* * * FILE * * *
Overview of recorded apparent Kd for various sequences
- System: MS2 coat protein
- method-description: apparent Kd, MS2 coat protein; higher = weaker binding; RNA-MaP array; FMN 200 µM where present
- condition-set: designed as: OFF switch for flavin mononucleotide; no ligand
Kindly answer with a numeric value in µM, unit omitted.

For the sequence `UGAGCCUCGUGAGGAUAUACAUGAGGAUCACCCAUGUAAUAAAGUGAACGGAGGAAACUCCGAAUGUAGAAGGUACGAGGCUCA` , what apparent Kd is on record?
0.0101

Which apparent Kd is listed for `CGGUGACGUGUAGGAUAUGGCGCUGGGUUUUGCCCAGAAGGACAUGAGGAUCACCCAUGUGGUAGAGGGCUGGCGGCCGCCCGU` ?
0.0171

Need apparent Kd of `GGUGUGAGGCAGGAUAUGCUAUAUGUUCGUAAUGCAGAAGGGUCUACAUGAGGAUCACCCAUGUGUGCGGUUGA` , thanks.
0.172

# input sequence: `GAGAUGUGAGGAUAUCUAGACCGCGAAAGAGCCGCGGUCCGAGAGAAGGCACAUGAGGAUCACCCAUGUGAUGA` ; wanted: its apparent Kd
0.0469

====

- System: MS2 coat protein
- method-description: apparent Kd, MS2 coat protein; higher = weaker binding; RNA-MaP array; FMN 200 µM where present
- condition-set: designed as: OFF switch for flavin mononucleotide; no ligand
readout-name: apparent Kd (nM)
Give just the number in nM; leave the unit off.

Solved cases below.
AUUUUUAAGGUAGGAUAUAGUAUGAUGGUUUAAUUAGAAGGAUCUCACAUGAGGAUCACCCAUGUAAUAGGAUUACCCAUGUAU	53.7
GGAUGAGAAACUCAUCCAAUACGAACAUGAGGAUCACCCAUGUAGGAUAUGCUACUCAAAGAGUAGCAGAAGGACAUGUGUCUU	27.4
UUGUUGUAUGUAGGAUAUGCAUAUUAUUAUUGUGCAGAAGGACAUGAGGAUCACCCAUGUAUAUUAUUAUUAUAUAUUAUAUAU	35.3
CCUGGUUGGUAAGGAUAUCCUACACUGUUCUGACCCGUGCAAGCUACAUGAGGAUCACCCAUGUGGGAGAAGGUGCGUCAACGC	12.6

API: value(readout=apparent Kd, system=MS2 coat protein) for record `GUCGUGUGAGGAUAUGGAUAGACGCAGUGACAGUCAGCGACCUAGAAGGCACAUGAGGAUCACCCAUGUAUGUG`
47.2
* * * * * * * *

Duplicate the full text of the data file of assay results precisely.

Overview of recorded apparent Kd for various sequences
- System: MS2 coat protein
- method-description: apparent Kd, MS2 coat protein; higher = weaker binding; RNA-MaP array; FMN 200 µM where present
- condition-set: designed as: OFF switch for flavin mononucleotide; no ligand
Kindly answer with a numeric value in µM, unit omitted.

For the sequence `UGAGCCUCGUGAGGAUAUACAUGAGGAUCACCCAUGUAAUAAAGUGAACGGAGGAAACUCCGAAUGUAGAAGGUACGAGGCUCA` , what apparent Kd is on record?
0.0101

Which apparent Kd is listed for `CGGUGACGUGUAGGAUAUGGCGCUGGGUUUUGCCCAGAAGGACAUGAGGAUCACCCAUGUGGUAGAGGGCUGGCGGCCGCCCGU` ?
0.0171

Need apparent Kd of `GGUGUGAGGCAGGAUAUGCUAUAUGUUCGUAAUGCAGAAGGGUCUACAUGAGGAUCACCCAUGUGUGCGGUUGA` , thanks.
0.172

# input sequence: `GAGAUGUGAGGAUAUCUAGACCGCGAAAGAGCCGCGGUCCGAGAGAAGGCACAUGAGGAUCACCCAUGUGAUGA` ; wanted: its apparent Kd
0.0469

====

- System: MS2 coat protein
- method-description: apparent Kd, MS2 coat protein; higher = weaker binding; RNA-MaP array; FMN 200 µM where present
- condition-set: designed as: OFF switch for flavin mononucleotide; no ligand
readout-name: apparent Kd (nM)
Give just the number in nM; leave the unit off.

Solved cases below.
AUUUUUAAGGUAGGAUAUAGUAUGAUGGUUUAAUUAGAAGGAUCUCACAUGAGGAUCACCCAUGUAAUAGGAUUACCCAUGUAU	53.7
GGAUGAGAAACUCAUCCAAUACGAACAUGAGGAUCACCCAUGUAGGAUAUGCUACUCAAAGAGUAGCAGAAGGACAUGUGUCUU	27.4
UUGUUGUAUGUAGGAUAUGCAUAUUAUUAUUGUGCAGAAGGACAUGAGGAUCACCCAUGUAUAUUAUUAUUAUAUAUUAUAUAU	35.3
CCUGGUUGGUAAGGAUAUCCUACACUGUUCUGACCCGUGCAAGCUACAUGAGGAUCACCCAUGUGGGAGAAGGUGCGUCAACGC	12.6

API: value(readout=apparent Kd, system=MS2 coat protein) for record `GUCGUGUGAGGAUAUGGAUAGACGCAGUGACAGUCAGCGACCUAGAAGGCACAUGAGGAUCACCCAUGUAUGUG`
47.2